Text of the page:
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Enterprise-friendly social software

The market for enterprise Web 2.0 capability continues to expand and evolve. Wainhouse Research predicts a growth from $220 million in 2007 to $2 billion in 2012. The terminology to describe it is changing along with the technology. IBM now uses the term "social software" to include a range of functions such as social networking, blogs and wikis (see sidebar below). Wainhouse’s definition of social networking includes not only Facebook-style user profiles, but also blogs, wikis and collaboration-enabling components of other products such as Microsoft’s Sharepoint.

Regardless of the descriptors, products with those functions are making steady inroads into the enterprise environment. A primary factor for success is having a clear understanding of the purpose of the implementation, not just deploying it as "nice to have."

Acumen Fund—a non-profit global venture fund that operates in India, Kenya, Pakistan, Tanzania and Uganda—uses entrepreneurial approaches to solve the problems of global poverty. It focuses on companies whose customers earn less than $4 per day; its investees work in the healthcare, housing, energy and clean water sectors.

Acumen Fund’s guiding principle is that building viable businesses is a more effective long-term solution to poverty than charity, which can fill immediate needs but not offer sustainable improvement. Acumen uses philanthropic capital to make equity investments or loans and re-invests the profits in new initiatives.

Founded in 2001, Acumen has grown threefold since 2004. That growth prompted it to explore a way for its geographically dispersed staff to communicate and collaborate. Most of the interaction was taking place via e-mail, which was difficult to use for complex discussions or permanent documentation.

"Our chief investment officer, Brian Trelstad, has been frustrated with knowledge capture since he started in 2004," says Robert Katz, knowledge and communications associate at Acumen. "When I was brought on board this spring, he asked me to work out a solution." Trelstad, who previously worked with a knowledge management system at a large consulting firm, and Katz reviewed many options and together settled on Socialtext.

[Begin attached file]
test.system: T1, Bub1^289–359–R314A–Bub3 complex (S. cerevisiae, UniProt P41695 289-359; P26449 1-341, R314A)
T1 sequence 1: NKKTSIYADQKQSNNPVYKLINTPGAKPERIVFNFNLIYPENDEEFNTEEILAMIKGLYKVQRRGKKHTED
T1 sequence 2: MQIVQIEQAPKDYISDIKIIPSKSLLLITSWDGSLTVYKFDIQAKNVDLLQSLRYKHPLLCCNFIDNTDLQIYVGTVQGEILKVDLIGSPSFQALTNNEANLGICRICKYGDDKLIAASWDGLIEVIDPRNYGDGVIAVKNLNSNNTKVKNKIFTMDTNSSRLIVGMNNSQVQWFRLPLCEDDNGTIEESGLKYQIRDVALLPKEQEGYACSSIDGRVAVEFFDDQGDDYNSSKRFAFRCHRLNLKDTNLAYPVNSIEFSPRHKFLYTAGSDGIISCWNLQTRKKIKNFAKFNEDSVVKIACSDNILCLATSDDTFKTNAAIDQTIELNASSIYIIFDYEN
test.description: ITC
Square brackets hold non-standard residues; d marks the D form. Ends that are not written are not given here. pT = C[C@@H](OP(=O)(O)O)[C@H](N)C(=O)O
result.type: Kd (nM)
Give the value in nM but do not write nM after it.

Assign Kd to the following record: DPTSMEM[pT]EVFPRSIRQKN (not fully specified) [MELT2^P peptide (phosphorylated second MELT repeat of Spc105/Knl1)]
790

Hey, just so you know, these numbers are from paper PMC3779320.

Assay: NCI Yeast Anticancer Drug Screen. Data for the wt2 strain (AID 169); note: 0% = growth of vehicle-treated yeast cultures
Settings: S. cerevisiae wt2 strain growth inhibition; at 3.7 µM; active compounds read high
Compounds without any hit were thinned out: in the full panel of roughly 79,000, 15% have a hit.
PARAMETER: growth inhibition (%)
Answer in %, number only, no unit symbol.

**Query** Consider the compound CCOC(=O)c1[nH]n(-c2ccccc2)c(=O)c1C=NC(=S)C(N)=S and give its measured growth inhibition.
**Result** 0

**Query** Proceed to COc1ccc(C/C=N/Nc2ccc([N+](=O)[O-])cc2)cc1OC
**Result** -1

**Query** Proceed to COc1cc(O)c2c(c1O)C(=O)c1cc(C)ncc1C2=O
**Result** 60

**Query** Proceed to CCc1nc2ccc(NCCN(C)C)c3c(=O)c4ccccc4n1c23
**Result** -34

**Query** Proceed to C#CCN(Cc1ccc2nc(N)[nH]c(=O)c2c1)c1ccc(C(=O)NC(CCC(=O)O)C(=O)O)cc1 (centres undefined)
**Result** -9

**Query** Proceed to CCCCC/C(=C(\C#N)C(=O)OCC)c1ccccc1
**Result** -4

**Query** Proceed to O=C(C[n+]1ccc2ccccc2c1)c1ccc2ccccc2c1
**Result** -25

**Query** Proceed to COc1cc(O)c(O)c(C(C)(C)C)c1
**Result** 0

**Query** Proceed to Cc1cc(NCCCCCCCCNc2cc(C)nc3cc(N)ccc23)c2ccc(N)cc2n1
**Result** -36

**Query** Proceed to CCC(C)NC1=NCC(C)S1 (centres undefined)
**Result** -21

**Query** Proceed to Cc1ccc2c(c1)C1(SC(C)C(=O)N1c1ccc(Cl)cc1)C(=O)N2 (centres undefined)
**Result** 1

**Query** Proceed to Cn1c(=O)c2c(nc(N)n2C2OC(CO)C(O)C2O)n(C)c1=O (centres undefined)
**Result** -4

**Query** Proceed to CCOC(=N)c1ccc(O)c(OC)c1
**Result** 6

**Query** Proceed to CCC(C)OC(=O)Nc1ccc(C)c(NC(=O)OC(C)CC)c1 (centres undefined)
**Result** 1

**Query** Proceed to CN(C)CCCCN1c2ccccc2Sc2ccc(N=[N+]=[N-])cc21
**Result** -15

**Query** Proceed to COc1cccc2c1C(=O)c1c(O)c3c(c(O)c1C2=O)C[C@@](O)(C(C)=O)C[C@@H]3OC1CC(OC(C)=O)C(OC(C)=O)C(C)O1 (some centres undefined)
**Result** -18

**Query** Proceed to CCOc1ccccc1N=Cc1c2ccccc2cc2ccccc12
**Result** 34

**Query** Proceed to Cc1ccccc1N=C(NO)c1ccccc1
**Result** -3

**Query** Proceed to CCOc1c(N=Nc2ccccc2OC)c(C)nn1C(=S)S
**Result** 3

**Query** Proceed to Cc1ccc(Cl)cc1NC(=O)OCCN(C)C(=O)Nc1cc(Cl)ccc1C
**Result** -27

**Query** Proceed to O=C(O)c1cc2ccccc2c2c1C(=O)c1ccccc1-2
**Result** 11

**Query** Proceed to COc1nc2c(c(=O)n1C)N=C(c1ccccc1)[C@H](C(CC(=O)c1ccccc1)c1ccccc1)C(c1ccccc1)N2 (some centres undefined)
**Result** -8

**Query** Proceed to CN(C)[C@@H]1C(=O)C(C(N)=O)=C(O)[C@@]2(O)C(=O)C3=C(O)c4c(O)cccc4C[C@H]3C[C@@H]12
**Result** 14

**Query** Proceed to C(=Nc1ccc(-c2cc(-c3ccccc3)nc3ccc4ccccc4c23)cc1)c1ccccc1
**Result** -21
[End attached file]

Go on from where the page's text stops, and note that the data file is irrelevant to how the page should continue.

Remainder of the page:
Socialtext provides a hosted service offering a wiki, blog, variety of widgets, and integration with e-mail and contact management products.

"Our staff is very busy, so we really need a collaboration system that does not disrupt our normal flow of activities," Katz explains. "To make it easy, we set up a button called ‘Instead of E-mail,’ which posts messages to a section of the wiki."

The message can include links to documents or to Web sites. Rather than sending out an e-mail to all staff, a single message is posted in a central location. "Each day, we see an update about what has changed, whether our CEO has made any announcements and so forth," Katz adds.

When Socialtext was launched in the New York City office, Katz organized a scavenger hunt on the Acumen Fund wiki to introduce staff to Socialtext. Participants were given 11 questions to answer from information that was already in the wiki. It was a fun way to launch the effort and, more importantly, it forced staff to log in and try it out for themselves.

"We asked questions such as, ‘What is the phone number of the India manager?’ and ‘What was the last article sent by our CEO?’ " Katz recounts. "The exercise helped show how effective the search function was and how Socialtext can search e-mail attachments, PowerPoint presentations and other files to find the answers."

In fact, the search function was very important in the selection process, according to Katz, as was the ability to integrate the wiki into Acumen Fund’s other activities and not make it a separate task. 

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